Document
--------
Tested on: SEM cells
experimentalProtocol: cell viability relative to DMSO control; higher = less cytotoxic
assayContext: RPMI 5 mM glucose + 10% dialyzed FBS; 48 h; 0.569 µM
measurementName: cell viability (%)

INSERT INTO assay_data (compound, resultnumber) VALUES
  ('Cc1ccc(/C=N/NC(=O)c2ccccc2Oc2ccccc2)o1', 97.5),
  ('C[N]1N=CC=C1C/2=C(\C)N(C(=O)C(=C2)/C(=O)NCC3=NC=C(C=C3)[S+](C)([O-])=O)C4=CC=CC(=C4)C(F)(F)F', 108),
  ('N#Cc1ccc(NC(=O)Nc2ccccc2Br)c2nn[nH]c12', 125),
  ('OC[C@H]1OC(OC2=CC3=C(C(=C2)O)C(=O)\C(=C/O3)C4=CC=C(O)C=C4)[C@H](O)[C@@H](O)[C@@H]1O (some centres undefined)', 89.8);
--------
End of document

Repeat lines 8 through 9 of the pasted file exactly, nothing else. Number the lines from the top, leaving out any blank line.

  ('N#Cc1ccc(NC(=O)Nc2ccccc2Br)c2nn[nH]c12', 125),
  ('OC[C@H]1OC(OC2=CC3=C(C(=C2)O)C(=O)\C(=C/O3)C4=CC=C(O)C=C4)[C@H](O)[C@@H](O)[C@@H]1O (some centres undefined)', 89.8);